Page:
Mark Meadows: 5 Fast Facts You Need to Know
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Mark Meadows: 5 Fast Facts You Need to Know

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Mark Meadows questions witnesses during a hearing about digital accountability in the Rayburn House Office Building on Capitol Hill July 29, 2015 in Washington, DC. (Getty)

Congressman Mark Meadows is one of many Republicans in the House of Representatives who has expressed skepticism towards the American Health Care Act.

House Republicans unveiled their Obamacare replacement on Monday evening, but already they’re facing opposition from some on their own side of the aisle. Meadows is the chair of the House Freedom Caucus, a group of 30 Republicans that align with the Tea Party movement and who often oppose more traditional Republicans in Congress.

Here’s what you need to know about Congressman Mark Meadows.


1. He Was Elected in 2012

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Mark Meadows speaks during the “Exempt America from Obamacare” rally, on Capitol Hill, September 10, 2013 in Washington, DC. (Getty)

Mark Meadows is a relatively new member of the House of Representatives, being elected to represent North Carolina’s 11th district in the 2012 election.

Meadows ran that year to fill a seat that was vacated by Heath Shuler, a Democrat who decided not to seek another term in office. Meadow’s opponent in the general election was Hayden Rogers, who had served as Heath Shuler’s chief of staff.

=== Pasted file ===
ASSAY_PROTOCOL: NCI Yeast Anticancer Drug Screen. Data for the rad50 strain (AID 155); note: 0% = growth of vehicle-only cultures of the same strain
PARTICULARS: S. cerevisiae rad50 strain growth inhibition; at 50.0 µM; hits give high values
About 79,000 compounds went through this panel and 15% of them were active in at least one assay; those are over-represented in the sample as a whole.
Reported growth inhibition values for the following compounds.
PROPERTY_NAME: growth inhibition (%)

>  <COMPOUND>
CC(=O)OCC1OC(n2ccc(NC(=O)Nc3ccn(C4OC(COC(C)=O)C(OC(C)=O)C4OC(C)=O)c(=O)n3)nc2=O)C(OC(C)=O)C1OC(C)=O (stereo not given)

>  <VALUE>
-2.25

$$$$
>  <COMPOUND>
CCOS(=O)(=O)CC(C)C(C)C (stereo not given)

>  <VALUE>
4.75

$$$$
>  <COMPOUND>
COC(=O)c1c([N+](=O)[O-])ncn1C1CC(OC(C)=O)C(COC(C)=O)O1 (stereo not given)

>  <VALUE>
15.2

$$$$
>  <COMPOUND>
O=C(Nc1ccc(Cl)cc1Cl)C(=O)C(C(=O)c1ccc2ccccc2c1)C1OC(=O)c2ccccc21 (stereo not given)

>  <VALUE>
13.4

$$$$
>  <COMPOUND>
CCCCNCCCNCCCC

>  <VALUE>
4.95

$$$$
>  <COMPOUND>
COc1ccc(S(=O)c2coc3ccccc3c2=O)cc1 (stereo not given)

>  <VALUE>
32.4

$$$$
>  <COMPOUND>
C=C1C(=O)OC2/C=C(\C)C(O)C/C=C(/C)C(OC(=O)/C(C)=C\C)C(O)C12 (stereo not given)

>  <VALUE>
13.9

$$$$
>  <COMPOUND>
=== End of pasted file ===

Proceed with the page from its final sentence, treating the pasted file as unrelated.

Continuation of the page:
In November 2012, Meadows was elected with 57 percent of the vote. In 2014, he was re-elected with 63 percent of the vote, and in 2016, he was re-elected with 64 percent of the vote.


2. He Pushed for the 2013 Government Shutdown & Introduced a Resolution to Remove John Boehner as Speaker

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Mark Meadows speaks during the Republican National Convention on August 28, 2012 in Tampa, Florida. (Getty)

Mark Meadows played a key role in the 2013 government shutdown.

In August 2013, Meadows wrote an open letter to the Republican leadership urging them to include the defunding of Obamacare in any future appropriations bills. The idea would be to threaten to not fund the government unless Obamacare was dismantled.

Meadows was ultimately able to get 79 of his fellow Republicans to sign the letter. The letter has been cited as being what got the ball rolling on the 2013 government shutdown, and CNN at the time described him as the “architect” of the shutdown.

In 2015, Meadows introduced a resolution to remove John Boehner from office as speaker of the House. The resolution did not end up going anywhere, but the following month, Boehner announced that he would be resigning as House speaker.


3. He Has Expressed Skepticism Towards the American Health Care Act & Says Obamacare Should be Fully Repealed First

Mark Meadows has expressed skepticism towards the new American Health Care Act, suggesting that it isn’t different enough from Obamacare.